New Covid fines of up to £10,000 come into force today

Two schools hit by Covid-19

New Covid fines of up to £10,000 come into force today

Much stricter enforcement of the coronavirus regulations starts in England today (Monday) – with fines of up to £10,000 for people who refuse to self-isolate when asked.

The changes come with the duty to self-isolate moving into law.

It becomes a legal obligation if someone is told to do so by test-and-trace staff.

The Department of Health and Social Care (DHSC) also said those who test positive for Covid-19 will be fined if they knowingly provide false information about close contacts to the test and trace service.

The DHSC said that police will check compliance in the highest incidence areas and in high-risk groups based on “local intelligence”.

It comes as a study commissioned by the government found just 18% of people who had symptoms went into isolation.

Also from today, people on low incomes who cannot work from home and have lost income as a result of being told to self-isolate will also be eligible for a new £500 test and trace support payment.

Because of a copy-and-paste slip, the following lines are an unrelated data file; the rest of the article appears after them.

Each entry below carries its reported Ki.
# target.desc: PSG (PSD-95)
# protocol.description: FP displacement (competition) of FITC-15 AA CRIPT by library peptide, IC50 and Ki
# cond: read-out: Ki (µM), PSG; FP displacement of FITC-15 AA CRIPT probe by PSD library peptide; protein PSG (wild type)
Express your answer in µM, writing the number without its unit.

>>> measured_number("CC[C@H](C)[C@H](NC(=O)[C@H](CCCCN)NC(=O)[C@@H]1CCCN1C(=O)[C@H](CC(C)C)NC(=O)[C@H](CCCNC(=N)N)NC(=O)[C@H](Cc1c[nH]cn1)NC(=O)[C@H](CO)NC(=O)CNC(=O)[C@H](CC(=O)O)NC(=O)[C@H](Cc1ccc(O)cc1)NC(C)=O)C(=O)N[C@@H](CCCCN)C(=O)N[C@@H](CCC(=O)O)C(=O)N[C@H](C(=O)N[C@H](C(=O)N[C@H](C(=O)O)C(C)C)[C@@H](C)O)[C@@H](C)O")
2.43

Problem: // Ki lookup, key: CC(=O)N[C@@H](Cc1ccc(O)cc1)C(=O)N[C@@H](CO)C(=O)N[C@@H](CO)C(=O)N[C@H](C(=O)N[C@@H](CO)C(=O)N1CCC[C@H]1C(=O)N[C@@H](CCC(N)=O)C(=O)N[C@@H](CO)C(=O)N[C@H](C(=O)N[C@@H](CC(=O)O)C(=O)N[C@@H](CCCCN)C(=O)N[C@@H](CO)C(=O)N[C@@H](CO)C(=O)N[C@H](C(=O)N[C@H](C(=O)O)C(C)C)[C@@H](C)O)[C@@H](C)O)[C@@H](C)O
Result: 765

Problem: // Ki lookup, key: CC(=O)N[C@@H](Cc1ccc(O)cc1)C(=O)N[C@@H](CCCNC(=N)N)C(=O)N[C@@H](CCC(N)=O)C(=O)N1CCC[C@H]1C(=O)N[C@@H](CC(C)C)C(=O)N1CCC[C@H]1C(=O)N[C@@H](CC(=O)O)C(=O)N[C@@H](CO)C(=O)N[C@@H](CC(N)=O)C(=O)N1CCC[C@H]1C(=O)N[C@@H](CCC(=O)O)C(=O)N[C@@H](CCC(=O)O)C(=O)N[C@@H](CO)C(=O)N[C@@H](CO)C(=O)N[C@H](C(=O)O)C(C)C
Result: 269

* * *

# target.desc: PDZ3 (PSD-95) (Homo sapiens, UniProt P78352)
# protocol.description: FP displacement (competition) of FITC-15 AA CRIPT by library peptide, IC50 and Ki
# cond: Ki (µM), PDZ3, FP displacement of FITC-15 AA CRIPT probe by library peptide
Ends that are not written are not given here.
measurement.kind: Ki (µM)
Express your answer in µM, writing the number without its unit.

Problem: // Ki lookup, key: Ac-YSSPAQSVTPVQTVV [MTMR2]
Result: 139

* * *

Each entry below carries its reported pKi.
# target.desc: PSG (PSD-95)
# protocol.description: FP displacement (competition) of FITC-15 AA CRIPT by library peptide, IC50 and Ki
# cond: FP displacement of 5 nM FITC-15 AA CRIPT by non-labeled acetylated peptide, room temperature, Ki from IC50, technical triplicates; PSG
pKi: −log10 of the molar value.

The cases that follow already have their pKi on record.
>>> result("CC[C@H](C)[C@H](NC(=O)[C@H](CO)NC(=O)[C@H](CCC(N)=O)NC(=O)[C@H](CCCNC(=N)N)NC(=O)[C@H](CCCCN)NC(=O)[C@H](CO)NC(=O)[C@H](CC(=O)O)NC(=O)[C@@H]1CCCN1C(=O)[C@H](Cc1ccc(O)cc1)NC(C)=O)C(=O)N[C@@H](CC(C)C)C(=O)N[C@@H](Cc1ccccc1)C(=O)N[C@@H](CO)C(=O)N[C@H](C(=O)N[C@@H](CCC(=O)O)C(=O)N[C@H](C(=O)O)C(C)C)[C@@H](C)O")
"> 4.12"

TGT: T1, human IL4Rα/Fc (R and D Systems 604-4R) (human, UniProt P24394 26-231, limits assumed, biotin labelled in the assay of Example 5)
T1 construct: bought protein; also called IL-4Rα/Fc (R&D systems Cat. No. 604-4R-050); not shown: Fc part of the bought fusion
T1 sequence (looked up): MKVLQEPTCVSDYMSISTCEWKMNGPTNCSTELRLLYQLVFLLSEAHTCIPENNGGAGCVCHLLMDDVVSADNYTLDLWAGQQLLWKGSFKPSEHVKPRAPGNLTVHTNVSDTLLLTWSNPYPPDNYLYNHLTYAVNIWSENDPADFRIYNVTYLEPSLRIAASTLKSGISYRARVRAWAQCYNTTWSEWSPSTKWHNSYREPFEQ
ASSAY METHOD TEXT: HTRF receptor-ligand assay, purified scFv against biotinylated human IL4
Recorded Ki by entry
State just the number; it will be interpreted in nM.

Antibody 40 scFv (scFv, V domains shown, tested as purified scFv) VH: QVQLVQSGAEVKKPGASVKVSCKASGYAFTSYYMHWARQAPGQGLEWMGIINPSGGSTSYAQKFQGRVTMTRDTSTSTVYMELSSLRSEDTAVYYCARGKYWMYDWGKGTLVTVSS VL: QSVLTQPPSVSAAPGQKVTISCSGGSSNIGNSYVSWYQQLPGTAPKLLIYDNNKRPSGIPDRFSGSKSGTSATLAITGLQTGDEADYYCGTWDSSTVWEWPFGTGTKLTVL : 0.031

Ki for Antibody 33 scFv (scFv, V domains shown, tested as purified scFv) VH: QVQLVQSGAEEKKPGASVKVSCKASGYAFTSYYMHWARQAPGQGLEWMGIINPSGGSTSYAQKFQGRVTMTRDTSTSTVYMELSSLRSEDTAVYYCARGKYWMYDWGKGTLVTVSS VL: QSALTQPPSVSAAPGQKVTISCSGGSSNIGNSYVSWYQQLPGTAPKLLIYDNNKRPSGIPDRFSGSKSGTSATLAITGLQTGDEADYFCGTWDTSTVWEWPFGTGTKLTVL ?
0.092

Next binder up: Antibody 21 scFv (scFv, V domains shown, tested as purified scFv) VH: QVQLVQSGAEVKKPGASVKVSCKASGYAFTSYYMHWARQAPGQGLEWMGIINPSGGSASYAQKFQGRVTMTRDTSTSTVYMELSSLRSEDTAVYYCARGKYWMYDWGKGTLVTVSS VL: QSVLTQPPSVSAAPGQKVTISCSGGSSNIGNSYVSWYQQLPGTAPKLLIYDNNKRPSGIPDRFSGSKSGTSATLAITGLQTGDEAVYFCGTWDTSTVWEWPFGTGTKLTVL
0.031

Nearly four million people who receive benefits in England will be eligible for the money, and it will be backdated once the scheme is properly set up in their council area, the DHSC said.

The two-pronged approach, intended to create better compliance with self-isolation rules, was described by the health secretary, Matt Hancock, as “imperative” in helping keep down coronavirus infection rates.

The health department announced separately that it hoped NHS and care workers would have an “uninterrupted supply” of personal protective equipment (PPE) such as masks, aprons and gowns, due to increased UK manufacturing and a stockpile of 32 billion items.

The government said that, as of 9am on Sunday, there had been a further 5,693 lab-confirmed cases of coronavirus in the UK, taking the overall confirmed total to 434,969, and a further 17 people had died within 28 days of testing positive for Covid-19 as of Sunday, bringing the UK total to 41,988.

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